By Sean Kirst | email@example.com
on March 25, 2013 at 6:29 PM, updated March 25, 2013 at 11:05 PM
The last time they spoke, a week or so ago, John Beilein had a tongue-in-cheek request for Teddy Kiddle. Beilein is head men’s basketball coach for the University of Michigan Wolverines, now in the "Sweet 16" of the NCAA tournament. Teddy, who lives near Cincinnati, is a former assistant equipment manager at LeMoyne College in Syracuse.
"My biggest concern, with where he’s living, is that he doesn’t show up in anything scarlet," said Beilein, 60, whose Wolverines wear maize-and-blue. He said he worries about Teddy, 61, succumbing to the many supporters of the scarlet-and-gray Buckeyes of Ohio State, Michigan’s great rival.
Beilein was joking. He has no doubt about his old friend’s loyalty. Their connection, built on utter trust, goes back to the 1980s, when Beilein arrived at LeMoyne as head basketball coach. In a sense, the tale really begins in the early 1970s, when Beilein’s uncle – legendary LeMoyne athletic director Tom Niland Jr. – gave Teddy a job.
Teddy Kiddle, Beilein said, "is true blue."
After a successful coaching run at LeMoyne, Beilein went on to coach at Canisius College, Richmond and West Virginia. He did well at all three schools, a cumulative headwind that carried him to Michigan. Teddy remained at LeMoyne, where the staff would help him fax a message before any game that Beilein coached.
"Good luck," Teddy would say. "I hope you win."
Their bond is so tight that Beilein trusts Teddy with his cell phone number, which Teddy says he uses only occasionally; he understands how busy Beilein is these days.
Teddy and his brother Norman were born with similar learning disabilities. When the brothers offered their faith to anyone or anything, Beilein said, it was unshakeable: He recalls how Teddy and Norman shared a lifetime of devotion to the New York Yankees. They spent most of those years with their mother, Shirley Kiddle, in East Syracuse, until she became too ill to care for them.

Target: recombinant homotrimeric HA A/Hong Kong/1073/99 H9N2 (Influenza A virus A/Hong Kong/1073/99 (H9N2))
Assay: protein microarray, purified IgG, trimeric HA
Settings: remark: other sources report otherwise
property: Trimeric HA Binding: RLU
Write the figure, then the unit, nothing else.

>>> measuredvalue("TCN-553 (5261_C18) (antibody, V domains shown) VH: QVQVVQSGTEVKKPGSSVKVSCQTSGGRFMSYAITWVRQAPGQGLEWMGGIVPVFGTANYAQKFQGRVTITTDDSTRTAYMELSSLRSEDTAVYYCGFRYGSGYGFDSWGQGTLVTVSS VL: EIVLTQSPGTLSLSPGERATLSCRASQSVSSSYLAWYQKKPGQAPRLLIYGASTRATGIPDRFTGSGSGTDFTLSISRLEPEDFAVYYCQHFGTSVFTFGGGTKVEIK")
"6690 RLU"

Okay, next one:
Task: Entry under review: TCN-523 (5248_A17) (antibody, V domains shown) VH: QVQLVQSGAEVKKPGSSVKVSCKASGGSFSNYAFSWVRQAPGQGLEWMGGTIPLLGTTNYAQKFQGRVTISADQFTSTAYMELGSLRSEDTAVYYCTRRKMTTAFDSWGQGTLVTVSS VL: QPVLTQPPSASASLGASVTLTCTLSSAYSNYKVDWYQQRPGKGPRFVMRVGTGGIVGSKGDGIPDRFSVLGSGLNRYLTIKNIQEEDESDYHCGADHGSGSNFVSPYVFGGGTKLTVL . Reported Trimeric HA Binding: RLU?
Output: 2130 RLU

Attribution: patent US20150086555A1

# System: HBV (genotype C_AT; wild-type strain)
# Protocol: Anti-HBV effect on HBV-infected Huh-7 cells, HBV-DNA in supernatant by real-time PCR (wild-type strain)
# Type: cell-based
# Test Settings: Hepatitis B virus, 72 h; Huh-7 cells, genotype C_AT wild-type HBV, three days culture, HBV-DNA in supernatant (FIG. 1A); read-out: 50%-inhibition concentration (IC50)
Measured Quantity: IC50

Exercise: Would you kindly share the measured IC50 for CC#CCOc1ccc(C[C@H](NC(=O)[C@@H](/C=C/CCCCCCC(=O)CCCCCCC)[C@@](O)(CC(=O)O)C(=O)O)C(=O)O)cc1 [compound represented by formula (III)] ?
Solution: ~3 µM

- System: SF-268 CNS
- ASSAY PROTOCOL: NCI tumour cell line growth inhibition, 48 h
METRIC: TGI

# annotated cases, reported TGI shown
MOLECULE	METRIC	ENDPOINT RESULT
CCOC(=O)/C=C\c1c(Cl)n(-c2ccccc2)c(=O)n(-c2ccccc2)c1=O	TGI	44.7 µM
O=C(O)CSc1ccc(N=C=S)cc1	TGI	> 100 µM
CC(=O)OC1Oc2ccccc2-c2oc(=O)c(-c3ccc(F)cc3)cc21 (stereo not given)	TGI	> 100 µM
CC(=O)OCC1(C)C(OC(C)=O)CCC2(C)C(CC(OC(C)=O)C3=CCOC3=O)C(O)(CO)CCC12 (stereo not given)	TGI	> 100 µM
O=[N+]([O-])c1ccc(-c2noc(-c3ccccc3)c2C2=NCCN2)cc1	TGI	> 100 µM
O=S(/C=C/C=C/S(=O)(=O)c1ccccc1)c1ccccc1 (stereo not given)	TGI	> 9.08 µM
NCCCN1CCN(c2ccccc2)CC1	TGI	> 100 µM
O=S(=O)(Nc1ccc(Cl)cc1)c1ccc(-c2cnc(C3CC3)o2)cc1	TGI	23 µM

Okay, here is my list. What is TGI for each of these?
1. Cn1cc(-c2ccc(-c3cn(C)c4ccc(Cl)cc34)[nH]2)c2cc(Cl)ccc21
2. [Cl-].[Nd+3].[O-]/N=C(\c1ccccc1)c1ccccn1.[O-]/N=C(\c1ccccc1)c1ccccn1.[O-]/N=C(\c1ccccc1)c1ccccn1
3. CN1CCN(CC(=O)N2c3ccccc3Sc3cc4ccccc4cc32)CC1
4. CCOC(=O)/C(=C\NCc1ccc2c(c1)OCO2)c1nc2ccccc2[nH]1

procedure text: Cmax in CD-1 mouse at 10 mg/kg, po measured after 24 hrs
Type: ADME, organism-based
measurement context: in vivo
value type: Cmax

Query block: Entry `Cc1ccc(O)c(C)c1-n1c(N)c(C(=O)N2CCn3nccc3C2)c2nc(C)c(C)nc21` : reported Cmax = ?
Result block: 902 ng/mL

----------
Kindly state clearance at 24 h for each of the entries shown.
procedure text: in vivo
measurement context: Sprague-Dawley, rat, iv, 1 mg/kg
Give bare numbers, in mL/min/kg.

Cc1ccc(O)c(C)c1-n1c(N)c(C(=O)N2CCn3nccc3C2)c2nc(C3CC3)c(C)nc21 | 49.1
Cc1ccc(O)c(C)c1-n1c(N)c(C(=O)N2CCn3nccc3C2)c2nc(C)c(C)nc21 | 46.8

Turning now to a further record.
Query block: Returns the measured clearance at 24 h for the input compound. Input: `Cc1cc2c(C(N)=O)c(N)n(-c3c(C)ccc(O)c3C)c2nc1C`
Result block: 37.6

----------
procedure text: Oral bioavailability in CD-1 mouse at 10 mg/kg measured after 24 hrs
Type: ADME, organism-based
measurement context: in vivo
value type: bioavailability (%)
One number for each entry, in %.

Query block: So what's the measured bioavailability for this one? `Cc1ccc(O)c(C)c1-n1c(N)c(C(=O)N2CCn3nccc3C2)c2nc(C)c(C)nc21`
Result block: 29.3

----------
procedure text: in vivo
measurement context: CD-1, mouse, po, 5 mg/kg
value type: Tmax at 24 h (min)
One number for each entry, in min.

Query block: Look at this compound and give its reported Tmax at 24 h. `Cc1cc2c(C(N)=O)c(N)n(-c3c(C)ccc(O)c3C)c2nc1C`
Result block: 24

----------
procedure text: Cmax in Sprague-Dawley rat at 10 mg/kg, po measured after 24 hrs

A few years ago, Teddy and Norman moved to Ohio to stay with their sister, Peggy Sanders, a registered nurse. In November, Norman died of complications linked to heart disease. Teddy has some health concerns of his own.
Even so, he knows he can rely on a good friend.
"What he does for Teddy is flabbergasting," Sanders said of Beilein. "He’s quite a man."
When Beilein was at LeMoyne, Teddy would sit on the bench during games. Years later, when Beilein’s West Virginia teams would visit Syracuse University for Big East showdowns, the team bus would always make a stop in East Syracuse. Beilein would pick up Teddy, who would join Beilein on the bench in the Carrier Dome.
While it is no longer quite as easy to make that connection, Beilein got Teddy choice seats in January for one of the season’s biggest games in the Midwest. Teddy and his family were there as the Buckeyes beat Michigan, 56-53, at Ohio State.
Now, as Beilein’s Wolverines prepare for Friday’s matchup against Kansas, he and Teddy remain in touch. They spoke by phone just before the tournament. Teddy offered Beilein the same advice he once offered by fax, only this time he expanded it a bit:
"Win it all," Teddy said.
Beilein describes himself as lucky to be part of the friendship. "I would do anything to assist Teddy," said Beilein, who insists that kind of relationship is a part of what he does.
"A basketball coach has a wonderful life, and we’re in a great position – and certainly Jim Boeheim (in Syracuse) has been one of the best at this – to give of ourselves to people who might not always have had the same kind of opportunities," Beilein said. "If you can put a smile on the face of someone who’s gone through a difficult time, that’s the best."
As for Teddy, he speaks wistfully of his duties at LeMoyne. In 1973, he was hired by Niland, the tough old World War II veteran whose family experience helped inspire the epic film, Saving Private Ryan. Niland, who died in 2004, watched as Teddy settled in as an equipment manager. Teddy was particularly concerned about making sure LeMoyne’s athletes had clean uniforms in their lockers before games.
His sister said he often grows lonely in Ohio, where he misses his brother and his job at LeMoyne. For consolation, Teddy watches Michigan games on television. He remains a fan of his hometown team, Syracuse University, whose men’s basketball squad is also in the "Sweet 16." Teddy believes it is possible for the Orange to upset powerful Indiana, which would provide another step toward a dream scenario:
"I hope Syracuse makes it to the Final Four," he said, "where they’ll get beat by Michigan."
Beilein needn’t worry. Surrounded by orange or by scarlet, Teddy Kiddle stays true blue.